1, 2001, Gazette)
and welcome to our family of Memorial University alumni. Your achievements,
which we are celebrating today, have demanded much of you and your families.
On behalf of all the members of the university community, I congratulate
you and I thank you for your support. In the next few minutes, I would
like to share with you my thoughts on four important subjects: Your preparedness
to tackle the future; basic approaches to building your career; Memorial
Universitys role in helping you in the years ahead; and important
developments at Memorial University.
You, our graduands, are now ready to enter a new phase of your lives.
However, unlike many of your predecessors, your future is more uncertain
and unpredictable. The tragedies that befell the United States last month
are reverberating throughout the world and are transforming the world
in many ways.
While nobody can predict with precision the challenges of the future,
you can be certain that your Memorial University education has prepared
you well for the challenges ahead, whatever they might be. You now have
the competencies and values to master these challenges.
The competencies and values of Memorial University, and indeed of our
entire province, were on full display in the days following Sept. 11,
2001. On that day, as the skies over North America were closed to air
traffic, there descended on this province some 13,000 unexpected passengers
and aircrews. Our university hosted about 500 of these visitors.
The manner in which the entire university community, including our students,
responded to this crisis was remarkable. Late in the evening of Sept.
11, when it became obvious that Memorial University would be one of the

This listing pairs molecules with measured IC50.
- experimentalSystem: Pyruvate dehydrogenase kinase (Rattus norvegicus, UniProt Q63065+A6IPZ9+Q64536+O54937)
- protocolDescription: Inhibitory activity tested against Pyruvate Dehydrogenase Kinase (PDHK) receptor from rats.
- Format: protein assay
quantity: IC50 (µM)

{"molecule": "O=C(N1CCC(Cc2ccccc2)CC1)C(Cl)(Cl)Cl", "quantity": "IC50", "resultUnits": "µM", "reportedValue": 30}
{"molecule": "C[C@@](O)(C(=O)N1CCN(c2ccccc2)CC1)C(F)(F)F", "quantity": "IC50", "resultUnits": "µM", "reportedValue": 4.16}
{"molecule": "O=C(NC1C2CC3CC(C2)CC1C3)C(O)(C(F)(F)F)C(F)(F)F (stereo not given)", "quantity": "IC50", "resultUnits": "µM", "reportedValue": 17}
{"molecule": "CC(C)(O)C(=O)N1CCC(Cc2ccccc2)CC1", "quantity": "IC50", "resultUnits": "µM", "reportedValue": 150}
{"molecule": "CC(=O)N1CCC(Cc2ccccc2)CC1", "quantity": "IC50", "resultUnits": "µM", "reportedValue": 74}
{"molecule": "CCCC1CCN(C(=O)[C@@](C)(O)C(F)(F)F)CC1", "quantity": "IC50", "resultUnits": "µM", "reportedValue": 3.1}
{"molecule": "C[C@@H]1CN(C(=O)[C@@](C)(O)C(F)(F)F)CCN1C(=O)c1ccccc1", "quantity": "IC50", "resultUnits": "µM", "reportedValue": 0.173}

hosting sites, a call went out to our student residences for volunteer
assistance. The response was overwhelming.
by Chris Hammond
(L-R) Sandra Kelly, provincial minister of Youth
Services and Post-Secondary Education; Chancellor John Crosbie; Dr. Peter
Gardner, honorary doctor of letters; President Axel Meisen; and Georgina
Hedges, Board of Regents.
Students streamed into the emergency dormitories,
which we were setting up in the Thomson Centre. Within just a few hours,
students worked alongside staff to make a disused building into functional
living quarters. NewTel set up over a dozen free telephones.
When the first visitors arrived at the university in the early morning
hours of Sept. 12, they found well organized facilities and welcoming
students and staff.
Over the next several days, students, faculty and staff most of
them volunteers worked tirelessly to provide our guests with an
oasis of peace in a time of turmoil. In fact, we had far more volunteers
than we had tasks. Our people provided guidance, translation services,
impromptu concerts, lectures and very importantly friendship.
Local businesses, such as Tim Hortons, supplied countless donuts.
The staff of our catering company, Chartwells, prepared thousands of extra
nutritious meals. Our efforts were so successful that one of the passengers
described Memorial University as a five-star refugee camp.
Our efforts were a powerful tonic for the passengers. But our efforts
were also a powerful tonic for our community because they enabled us to
counter-balance the great tragedy with something good and positive.
I have received letters from all over the world in which the passengers
and their families expressed astonishment at our efforts and welcome.
They are all echoing the same sentiment: Memorial University and our province
are very special places, with very special people.
I wanted to share with you these insights regarding the Sept. 11 tragedy